Impunity for war crimes

Serbia has made progress in its cooperation with the International Criminal Tribunal for the former Yugoslavia, particularly with the arrests of Ratko Mladić and Goran Hadžić, the two remaining suspects indicted by the Tribunal, in May and July 2011, respectively.�

Amnesty International remains concerned, however, about the continued impunity for crimes under international law which took place across the region during the 1990s, and Serbia’s slow progress in bringing perpetrators to justice in domestic courts. Amnesty International considers that the previous UPR failed to sufficiently address this longstanding human rights concern and regrets that Serbia rejected recommendation made in 2008 “to combat impunity” on the basis that they had already surrendered 46 suspects indicted by the Tribunal.�

Amnesty International is concerned that the number of prosecutions concluded in the Special War Crimes Chamber at Belgrade District Court remains low, despite the appointment of additional prosecutorial and support staff in 2010.� Although the Chamber was established in 2003, as of 26 June 2012 only 25 cases had been concluded at the second instance, resulting in the conviction of 56 defendants and the acquittal of 10 persons. Seven cases were at appeal, and prosecutions continued in eight cases.� The Office of the War Crimes Prosecutor continues to face considerable challenges in its investigations, particularly into allegations against former police officials. It has received threats and has had little government support. There are also concerns about the capacity of the witness protection unit to provide adequate protection.�

In May 2011, the Human Rights Committee reminded Serbia of its obligations to investigate serious human rights violations, including under Articles 6 and 7 of the International Covenant on Civil and Political Rights, and to bring those responsible to justice.� The Committee also urged the authorities to ensure that all victims and their families receive adequate compensation;� however, Amnesty International is concerned that only few victims of crimes under international law have received reparations. Many suits have been dismissed on the basis of the statute of limitations, although this is prohibited in international law.� Where compensation has been awarded, material damages are seldom commensurate with the gravity of the crimes. The Committee also recalled recommendations made in 2004 that Serbia investigate and prosecute all those responsible for the transfer to Serbia of the bodies of ethnic Albanians killed in Kosovo in 1999.� To Amnesty International’s knowledge, no such investigations have been opened by the Office of the War Crimes Prosecutor since those recommendations were made.�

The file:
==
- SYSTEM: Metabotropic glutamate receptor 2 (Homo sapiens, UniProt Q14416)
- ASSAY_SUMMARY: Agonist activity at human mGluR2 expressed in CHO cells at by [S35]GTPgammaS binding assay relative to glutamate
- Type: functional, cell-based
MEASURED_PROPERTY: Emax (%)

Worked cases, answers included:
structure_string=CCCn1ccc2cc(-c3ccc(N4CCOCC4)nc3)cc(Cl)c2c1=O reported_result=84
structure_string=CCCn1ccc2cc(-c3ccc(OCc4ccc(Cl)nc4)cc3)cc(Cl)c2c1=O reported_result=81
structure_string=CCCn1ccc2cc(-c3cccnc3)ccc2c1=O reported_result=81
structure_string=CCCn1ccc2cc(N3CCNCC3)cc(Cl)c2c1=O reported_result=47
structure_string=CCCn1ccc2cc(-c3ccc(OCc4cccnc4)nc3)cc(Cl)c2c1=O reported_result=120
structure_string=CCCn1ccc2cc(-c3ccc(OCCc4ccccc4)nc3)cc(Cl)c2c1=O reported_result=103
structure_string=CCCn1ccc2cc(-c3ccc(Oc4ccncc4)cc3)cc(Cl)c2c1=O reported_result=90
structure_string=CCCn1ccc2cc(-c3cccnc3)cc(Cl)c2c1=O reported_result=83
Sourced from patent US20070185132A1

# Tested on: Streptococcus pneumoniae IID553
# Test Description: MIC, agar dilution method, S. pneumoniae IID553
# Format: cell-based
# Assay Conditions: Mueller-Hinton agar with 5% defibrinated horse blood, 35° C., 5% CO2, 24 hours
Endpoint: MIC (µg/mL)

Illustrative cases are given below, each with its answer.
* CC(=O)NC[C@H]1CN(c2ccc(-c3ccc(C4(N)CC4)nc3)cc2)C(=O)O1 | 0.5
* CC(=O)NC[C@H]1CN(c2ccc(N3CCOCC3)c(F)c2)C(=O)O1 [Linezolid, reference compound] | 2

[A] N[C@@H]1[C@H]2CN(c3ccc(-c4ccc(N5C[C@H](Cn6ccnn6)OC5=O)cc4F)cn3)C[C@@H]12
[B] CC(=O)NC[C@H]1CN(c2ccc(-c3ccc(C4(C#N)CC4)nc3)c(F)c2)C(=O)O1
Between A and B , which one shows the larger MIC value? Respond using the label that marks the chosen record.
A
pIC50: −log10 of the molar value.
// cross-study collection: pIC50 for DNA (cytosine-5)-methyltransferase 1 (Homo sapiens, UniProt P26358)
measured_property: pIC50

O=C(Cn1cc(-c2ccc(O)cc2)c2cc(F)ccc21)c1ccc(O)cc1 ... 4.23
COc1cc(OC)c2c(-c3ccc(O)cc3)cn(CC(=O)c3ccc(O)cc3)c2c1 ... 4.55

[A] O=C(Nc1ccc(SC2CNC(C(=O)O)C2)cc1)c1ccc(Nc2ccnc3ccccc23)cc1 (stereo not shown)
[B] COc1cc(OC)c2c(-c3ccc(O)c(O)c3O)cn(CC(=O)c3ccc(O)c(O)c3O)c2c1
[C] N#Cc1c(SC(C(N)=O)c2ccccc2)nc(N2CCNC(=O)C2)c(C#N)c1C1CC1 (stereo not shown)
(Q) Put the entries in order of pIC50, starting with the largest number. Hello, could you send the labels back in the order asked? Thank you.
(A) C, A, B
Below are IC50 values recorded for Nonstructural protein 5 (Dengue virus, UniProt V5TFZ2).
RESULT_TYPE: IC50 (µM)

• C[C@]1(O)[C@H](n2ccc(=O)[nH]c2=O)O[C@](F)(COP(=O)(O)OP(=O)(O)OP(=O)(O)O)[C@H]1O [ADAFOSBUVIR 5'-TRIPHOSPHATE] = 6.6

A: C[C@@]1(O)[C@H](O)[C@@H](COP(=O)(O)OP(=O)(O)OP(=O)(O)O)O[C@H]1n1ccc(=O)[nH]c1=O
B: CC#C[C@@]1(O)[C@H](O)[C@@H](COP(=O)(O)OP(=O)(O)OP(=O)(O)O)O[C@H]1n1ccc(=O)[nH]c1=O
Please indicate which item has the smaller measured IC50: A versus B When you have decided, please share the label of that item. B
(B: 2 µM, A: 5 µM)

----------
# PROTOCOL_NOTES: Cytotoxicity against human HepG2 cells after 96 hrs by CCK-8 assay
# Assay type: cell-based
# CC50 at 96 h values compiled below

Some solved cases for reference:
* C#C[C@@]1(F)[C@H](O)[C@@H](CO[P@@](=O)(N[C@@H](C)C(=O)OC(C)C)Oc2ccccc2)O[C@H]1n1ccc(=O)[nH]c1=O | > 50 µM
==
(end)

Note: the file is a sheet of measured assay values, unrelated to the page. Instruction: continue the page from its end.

normative and institutional framework in serbia

In 2011, the post of Minister of Human and Minority Rights was abolished and the functions of the ministry downgraded to a department within the Ministry of Human and Minority Rights, Public Administration and Local Self-Government. In September 2012, following their election in May, the new government abolished the department, replacing it with an Office of Human and Minority Rights.

The Protector of Citizens (Ombudsperson) was designated in July 2011 as a National Preventive Mechanism in accordance with Article 19 of the Optional Protocol to the Convention against Torture and Other Cruel, Inhuman or Degrading Treatment.� Since then, Memoranda of Understanding have been agreed with NGOs, forensic and other procedures have been established, and a small unit has been set up to serve the functions of such a mechanism. By June 2012, 20 visits had been conducted.